on landscape The online magazine for landscape photographers

Trophy Hunting in Utah

Mentally empty or harmless fun?

Andrew Tobin

Andrew is a recovering sports photographer. After covering the 2014 World Cup in Brazil for the UK national newspapers, he chucked it in and decided to shoot for personal enjoyment with a focus on landscape photography. 


During a recent business trip to Utah I had a free weekend between meetings, so I decided I’d take my camera gear and see what there was to photograph.

Never having been outside the environs of Salt Lake City and Park City, I didn’t know where to go, so I started with Google Maps. Obviously, there are lots of mountains and suchlike, but then I saw these things called National Parks. Two of them specifically seemed within reach – Arches and Canyonlands. A bit more googling and…oh…ah…I see. That’s where THOSE ICONIC IMAGES are taken.

A mission was born – go “Trophy Hunting”. I’m referring to what are called “Trophy Shots” – those images that are taken by millions of people and are so overdone that they are simply everywhere. It’s not my usual modus operandi. I usually target “the other shot”, and look to simplify shapes and textures from otherwise complex landscapes. As a fan of David Ward’s approach of reducing and refining compositions, having a scrum with hordes of others all looking for the same image is too much like my old game of sports photography. But why not for a change? No harm in it and it could well be excellent fun. And anyway, who doesn’t want a shot of Mesa Arch at sunrise, glowing in all its finery? Just because it’s shot to death doesn’t mean it is a bad image. I put together a plan – Mesa Arch, Delicate Arch, and Balanced Rock. Plus anything else I could find, and a few “other shots” if possible.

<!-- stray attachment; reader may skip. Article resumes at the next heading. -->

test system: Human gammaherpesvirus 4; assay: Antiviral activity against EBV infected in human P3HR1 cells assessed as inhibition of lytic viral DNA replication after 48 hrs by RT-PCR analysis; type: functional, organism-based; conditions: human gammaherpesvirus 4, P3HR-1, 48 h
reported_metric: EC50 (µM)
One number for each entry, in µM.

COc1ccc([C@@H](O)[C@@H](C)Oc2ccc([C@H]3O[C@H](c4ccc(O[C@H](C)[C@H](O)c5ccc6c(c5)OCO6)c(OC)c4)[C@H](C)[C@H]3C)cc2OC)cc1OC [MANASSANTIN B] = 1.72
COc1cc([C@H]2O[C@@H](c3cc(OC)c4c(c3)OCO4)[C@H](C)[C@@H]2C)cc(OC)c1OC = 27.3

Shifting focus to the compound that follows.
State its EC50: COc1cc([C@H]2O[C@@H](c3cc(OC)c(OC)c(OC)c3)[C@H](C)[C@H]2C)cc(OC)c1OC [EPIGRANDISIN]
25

Photographing Mesa Arch in the “correct” trophy shot manner is a bit of a science. According to the expert trophy hunters, it must be done at dawn, with the sun hitting the rock face below the arch and the reflected light casting a fiery orange/red glow onto the underside of the arch. A small aperture must be used to create a “sun star” which must intersect with the rock to be more obvious. Some cloud cover is useful. Also, it gets VERY BUSY there, so arriving early to set up and “bag” a spot is essential. Plus it was a Saturday. Plus it was a holiday weekend. Thus I set my alarm for 3:30am the following day, and arrived at the arch at 4:15am, the first one there. Hooray! Note that there was nobody at the park entrance that early, so entrance was free. Bonus. Plus the twisty road up there is rather good fun.  

It’s not my usual modus operandi. I usually target “the other shot”, and look to simplify shapes and textures from otherwise complex landscapes.

I bagged my spot by placing my tripod in the location I’d recce’d the previous evening, and after checking the position of sunrise with the excellent Sky Guide app. This would ensure I got the “correct” window into the view beyond, and the sun star, and the arch. It was a bit like bagging a pitchside spot at a football match actually. 

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